“Den we go trainin’ in d’ camp and we move on. Come to a little town… a little town. We come to Bolling Green … den to Louiville. We come to a rivah … a rivah (painfully recalling) d’ Mississippi.

“We weah ‘nfantry and petty soon we gits in plenty fights, but not a scratch hit me. We chase dem cavalry. We run dem all night and next mohnin’ d’ Captain he say, ‘Dey done broke down.’ When we rest, he say ‘See dey don’ trick you.’ I say, ‘We got all d’ ahmy men togedder. We hold dem back ’til help come.’

“We don’ have no tents. Sleep on naked groun’ in wet and cold and rain. Mos’ d’ time we’s hungry but we win d’ war and Mahstah Eubanks tell us we no moah hisn property, we’s free now.”

The old man can talk only in short sentences and his voice dies to a whisper and soon the strain became evident. He was tired. What he does remember is with surprising clearness especially small details, but with a helpless gesture, he dismisses names and locations. He remembers the exact date of his discharge, March 20, 1866, which his daughter verified by producing his discharge papers. He remembers the place, Vicksburg, the Company-K, and the Regiment, 180th. Dropping back once more to his childhood he spoke of an incident which his daughter says makes them all cry when he relates it, although they have heard it many times.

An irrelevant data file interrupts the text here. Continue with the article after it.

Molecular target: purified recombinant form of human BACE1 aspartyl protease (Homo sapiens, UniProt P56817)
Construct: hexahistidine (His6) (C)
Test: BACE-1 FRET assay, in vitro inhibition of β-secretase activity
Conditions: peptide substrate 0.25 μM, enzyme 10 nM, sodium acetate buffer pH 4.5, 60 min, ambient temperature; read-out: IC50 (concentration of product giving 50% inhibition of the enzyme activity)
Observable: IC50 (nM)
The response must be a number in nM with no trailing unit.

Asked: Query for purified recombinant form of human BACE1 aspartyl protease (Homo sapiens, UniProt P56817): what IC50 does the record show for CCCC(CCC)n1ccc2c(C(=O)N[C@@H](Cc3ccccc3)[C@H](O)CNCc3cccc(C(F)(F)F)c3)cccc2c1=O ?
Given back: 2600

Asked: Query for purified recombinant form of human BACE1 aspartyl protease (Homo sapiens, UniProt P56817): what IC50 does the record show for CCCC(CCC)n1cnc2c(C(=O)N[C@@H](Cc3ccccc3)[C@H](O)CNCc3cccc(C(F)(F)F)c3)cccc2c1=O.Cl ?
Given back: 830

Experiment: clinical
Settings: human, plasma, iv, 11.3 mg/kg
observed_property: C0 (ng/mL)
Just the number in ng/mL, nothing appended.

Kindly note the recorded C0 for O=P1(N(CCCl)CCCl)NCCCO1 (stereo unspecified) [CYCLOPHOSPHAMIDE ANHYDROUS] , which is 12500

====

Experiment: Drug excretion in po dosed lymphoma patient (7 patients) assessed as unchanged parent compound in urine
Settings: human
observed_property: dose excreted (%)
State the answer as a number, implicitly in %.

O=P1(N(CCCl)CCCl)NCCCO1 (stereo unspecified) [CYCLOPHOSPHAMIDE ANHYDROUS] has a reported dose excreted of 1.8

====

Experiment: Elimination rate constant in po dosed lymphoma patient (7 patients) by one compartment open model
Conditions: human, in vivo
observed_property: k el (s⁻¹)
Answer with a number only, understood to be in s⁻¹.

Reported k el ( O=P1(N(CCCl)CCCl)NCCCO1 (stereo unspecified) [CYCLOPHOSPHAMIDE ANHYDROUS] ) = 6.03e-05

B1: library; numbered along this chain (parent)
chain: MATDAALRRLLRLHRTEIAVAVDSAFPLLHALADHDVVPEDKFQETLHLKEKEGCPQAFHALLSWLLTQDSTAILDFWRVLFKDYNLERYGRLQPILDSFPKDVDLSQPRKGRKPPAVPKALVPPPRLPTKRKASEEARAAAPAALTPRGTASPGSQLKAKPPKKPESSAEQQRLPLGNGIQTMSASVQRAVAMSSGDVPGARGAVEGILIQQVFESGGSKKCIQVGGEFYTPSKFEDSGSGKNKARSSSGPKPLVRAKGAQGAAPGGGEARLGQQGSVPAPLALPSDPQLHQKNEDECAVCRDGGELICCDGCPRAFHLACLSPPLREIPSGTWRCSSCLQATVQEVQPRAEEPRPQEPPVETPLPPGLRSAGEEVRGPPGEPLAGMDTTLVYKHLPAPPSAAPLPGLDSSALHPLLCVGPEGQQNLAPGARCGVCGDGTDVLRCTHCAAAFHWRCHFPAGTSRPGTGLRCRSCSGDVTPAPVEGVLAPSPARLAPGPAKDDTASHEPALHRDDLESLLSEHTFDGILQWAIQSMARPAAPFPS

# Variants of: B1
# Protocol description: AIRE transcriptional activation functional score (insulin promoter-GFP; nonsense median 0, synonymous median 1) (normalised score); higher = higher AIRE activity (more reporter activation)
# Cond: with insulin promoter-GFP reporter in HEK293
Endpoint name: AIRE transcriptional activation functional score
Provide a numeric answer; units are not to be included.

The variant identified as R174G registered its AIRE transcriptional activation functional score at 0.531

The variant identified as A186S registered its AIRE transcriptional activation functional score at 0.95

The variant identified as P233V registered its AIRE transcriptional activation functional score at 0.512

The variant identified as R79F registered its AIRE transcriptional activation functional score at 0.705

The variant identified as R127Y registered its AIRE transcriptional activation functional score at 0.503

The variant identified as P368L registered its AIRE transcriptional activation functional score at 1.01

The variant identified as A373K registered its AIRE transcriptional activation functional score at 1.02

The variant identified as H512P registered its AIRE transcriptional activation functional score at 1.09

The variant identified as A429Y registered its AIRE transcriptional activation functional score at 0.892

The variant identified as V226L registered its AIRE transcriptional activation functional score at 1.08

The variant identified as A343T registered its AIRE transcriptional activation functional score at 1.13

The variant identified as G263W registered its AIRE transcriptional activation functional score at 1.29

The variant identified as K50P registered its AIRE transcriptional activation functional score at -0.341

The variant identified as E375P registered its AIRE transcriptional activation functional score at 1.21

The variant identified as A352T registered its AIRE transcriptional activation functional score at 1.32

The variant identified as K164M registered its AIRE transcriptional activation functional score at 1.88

“Mahstah Everett whipt me onct and mothah she cried. Then Mahstah Everett say, ‘Why yoh all cry?-Yoh cry I whip anothah of these young uns. She try to stop. He whipt ‘nother. He say, ‘Ifn yoh all don’ stop, yoh be whipt too!’ and mothah she trien to stop but teahs roll out, so Mahstah Everett whip her too.

“I wanted to visit mothah when I belong to Mahst’ Eubanks, but Becky say, ‘Yoh all best not see youh mothah, or yoh wan’ to go all de time’ then explaining, ‘she wan’ me to fohgit mothah, but I nevah could. When I cm back from d’ ahmy, I go home to mothah and say ‘don’ y’know me?’ She say, ‘No, I don’ know you.’ I say, ‘Yoh don’ know me?’ She say, ‘No, ah don’ know yoh.’ I say, ‘I’se John.’ Den she cry and say how ahd growd and she thought I’se daid dis long time. I done ‘splain how the many fights I’se in wit no scratch and she bein’ happy.”

Speaking of Abraham Lincoln’s death, he remarked, “Sho now, ah remembah dat well. We all feelin’ sad and all d’soldiers had wreaths on der guns.”

Upon his return from the army he married a young negress he had seen some time previous at which time he had vowed some day to make her his wife. He was married Christmas day, 1866. For a number of years he lived on a farm of his own near Glasgow. Later he moved with his family to Louisville where he worked in a lumber yard. In 1923, two years after the death of his wife, he came to Gary, when he retired. He is now living with his daughter, Mrs. Sloss, 2713 Harrison Boulevard, Gary.

Eubanks, Everett,

Federal Writers' Project. WPA Slave Narratives. Web. 2007-2024. The WPA Slave Narratives must be used with care. There is, of course, the problem of confusion in memory resulting from (73+ years) of the participants. In addition, inexperienced interviewers sometimes pursued question lines related to their own interests and perspectives and attempted to capture the colloquialism of the informant's speech. The interviews provide fascinating insight and surprisingly candid information, however.